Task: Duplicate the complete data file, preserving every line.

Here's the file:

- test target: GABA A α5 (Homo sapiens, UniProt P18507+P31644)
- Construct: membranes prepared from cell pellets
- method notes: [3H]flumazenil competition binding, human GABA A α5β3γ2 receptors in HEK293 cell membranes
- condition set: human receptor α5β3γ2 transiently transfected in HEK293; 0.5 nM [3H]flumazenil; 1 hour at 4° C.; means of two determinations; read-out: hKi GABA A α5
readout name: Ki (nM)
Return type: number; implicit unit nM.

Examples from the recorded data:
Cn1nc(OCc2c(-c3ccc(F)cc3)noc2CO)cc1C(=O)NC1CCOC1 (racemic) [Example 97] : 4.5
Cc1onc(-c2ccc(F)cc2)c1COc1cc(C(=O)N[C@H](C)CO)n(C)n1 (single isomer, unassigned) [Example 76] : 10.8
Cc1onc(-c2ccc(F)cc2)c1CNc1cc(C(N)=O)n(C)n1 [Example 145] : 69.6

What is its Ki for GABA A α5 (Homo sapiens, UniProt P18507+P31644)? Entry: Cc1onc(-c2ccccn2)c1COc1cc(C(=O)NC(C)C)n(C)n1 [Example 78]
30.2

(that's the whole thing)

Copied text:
- test target: GABA A α5 (Homo sapiens, UniProt P18507+P31644)
- Construct: membranes prepared from cell pellets
- method notes: [3H]flumazenil competition binding, human GABA A α5β3γ2 receptors in HEK293 cell membranes
- condition set: human receptor α5β3γ2 transiently transfected in HEK293; 0.5 nM [3H]flumazenil; 1 hour at 4° C.; means of two determinations; read-out: hKi GABA A α5
readout name: Ki (nM)
Return type: number; implicit unit nM.

Examples from the recorded data:
Cn1nc(OCc2c(-c3ccc(F)cc3)noc2CO)cc1C(=O)NC1CCOC1 (racemic) [Example 97] : 4.5
Cc1onc(-c2ccc(F)cc2)c1COc1cc(C(=O)N[C@H](C)CO)n(C)n1 (single isomer, unassigned) [Example 76] : 10.8
Cc1onc(-c2ccc(F)cc2)c1CNc1cc(C(N)=O)n(C)n1 [Example 145] : 69.6

What is its Ki for GABA A α5 (Homo sapiens, UniProt P18507+P31644)? Entry: Cc1onc(-c2ccccn2)c1COc1cc(C(=O)NC(C)C)n(C)n1 [Example 78]
30.2